This stunned me momentarily because it’s an odd thing to ask, but I was a big boy by then and I said, “Yeah, all of us did. We had to or we couldn’t come back to the States.” You walk up to a medical officer in a little booth and he says, “Take out your penis,” and you do this even though no one warned you what was going to happen. Then an enlisted man shoves a long cotton swab up your little john into regions you never knew you had, and afterwards you have to pee really badly. You tolerate this because you want to go home. Fortunately urinals are conveniently available just past the booth. That must have been a terrible job to have. Two of our group failed and had to stay an extra week for treatment. One fellow was very upset because he had to somehow explain this to his wife and we all kidded him about that.

My Uncle said he would never have passed that test because he can’t pee in public.

Momentary pause while my brain spun like tires in loose gravel, looking for good traction. Huh?

My Uncle went on to explain that he had never been able to pee in public, and when he was in Korea all the men in his unit had thought it was strange. I said, “Huh, oh yeah?” and hoped this was the end of it, but no, there was a lot more still to come. My uncle, who a very muscular guy and very fit and about twice my size, always covered with a sheen of nervous sweat, began telling me things I never wanted to know, beginning with his childhood bedroom and how cold it was.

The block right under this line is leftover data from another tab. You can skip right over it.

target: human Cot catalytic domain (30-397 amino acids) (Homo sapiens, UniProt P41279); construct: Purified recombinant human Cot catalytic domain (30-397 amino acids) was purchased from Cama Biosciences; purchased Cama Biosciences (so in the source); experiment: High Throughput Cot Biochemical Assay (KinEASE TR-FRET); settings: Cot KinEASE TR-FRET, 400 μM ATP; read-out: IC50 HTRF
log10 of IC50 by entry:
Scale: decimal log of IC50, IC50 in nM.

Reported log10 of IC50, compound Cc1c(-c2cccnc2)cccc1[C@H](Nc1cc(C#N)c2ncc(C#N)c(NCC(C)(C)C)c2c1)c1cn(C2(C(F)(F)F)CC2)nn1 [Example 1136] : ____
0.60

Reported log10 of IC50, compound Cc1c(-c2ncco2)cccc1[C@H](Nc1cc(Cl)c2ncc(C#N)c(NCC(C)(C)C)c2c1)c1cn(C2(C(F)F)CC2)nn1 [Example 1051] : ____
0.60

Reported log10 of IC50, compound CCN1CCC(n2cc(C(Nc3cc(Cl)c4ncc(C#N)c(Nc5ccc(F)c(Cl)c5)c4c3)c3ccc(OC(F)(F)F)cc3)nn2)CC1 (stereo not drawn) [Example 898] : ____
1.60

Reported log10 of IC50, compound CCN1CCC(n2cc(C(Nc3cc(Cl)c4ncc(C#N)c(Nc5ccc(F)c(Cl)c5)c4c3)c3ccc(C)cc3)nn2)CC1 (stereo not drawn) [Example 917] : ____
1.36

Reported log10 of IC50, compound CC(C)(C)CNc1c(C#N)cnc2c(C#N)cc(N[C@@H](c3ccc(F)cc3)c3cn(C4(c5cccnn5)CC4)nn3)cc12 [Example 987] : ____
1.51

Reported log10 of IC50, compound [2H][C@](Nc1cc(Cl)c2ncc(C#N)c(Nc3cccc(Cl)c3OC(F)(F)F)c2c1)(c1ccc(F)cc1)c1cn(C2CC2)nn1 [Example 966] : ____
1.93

My uncle’s bedroom in a tiny house in upstate Ohio was so cold that there was often snow on the inner windowsill in the mornings. His bed was so cold that he put bricks by the fire in the evenings, wrapped them up and put them by his feet in the bed to keep off the chill.

I said, “You had hot bricks?” because I often woke up to water frozen in the drinking glass beside the bed in the morning and there was often snow and ice on the inside sill in my room, but no one ever mentioned this idea of warm bricks. We could have done that but no one told us. I learned to sleep like the people in solitary in Alcatraz, you squat on your ankles and hug your knees. I said, “Damn! I wish we’d had hot bricks!”

My stalwart uncle got teary and said “NOOO! You don’t understand! There was snow on the windowsill in my rooooooom!” and it was so strange the way he said this while he stared into space and slammed his hands against the steering wheel repeatedly that I said, “Ok, Ok, there was snow on your windowsill!” while in my inner voice I noted that snow is the same no matter whose sill it is on.

“I felt so bad the day I had my first orgasm,” my uncle continued.

I looked sideways swiftly at my uncle and thought uhoh.

He went on to say that he had been playing with himself and then suddenly something happened! and his first thought (he was almost sobbing when he said this) was that he had hemorrhaged and his mother would have to work so very hard to pay the hospital bill! and then when he looked at himself, it wasn’t blood on his hands!

Tires spinning on the pavement in my brain again. How to respond! I said, “Well, huh. How about that?”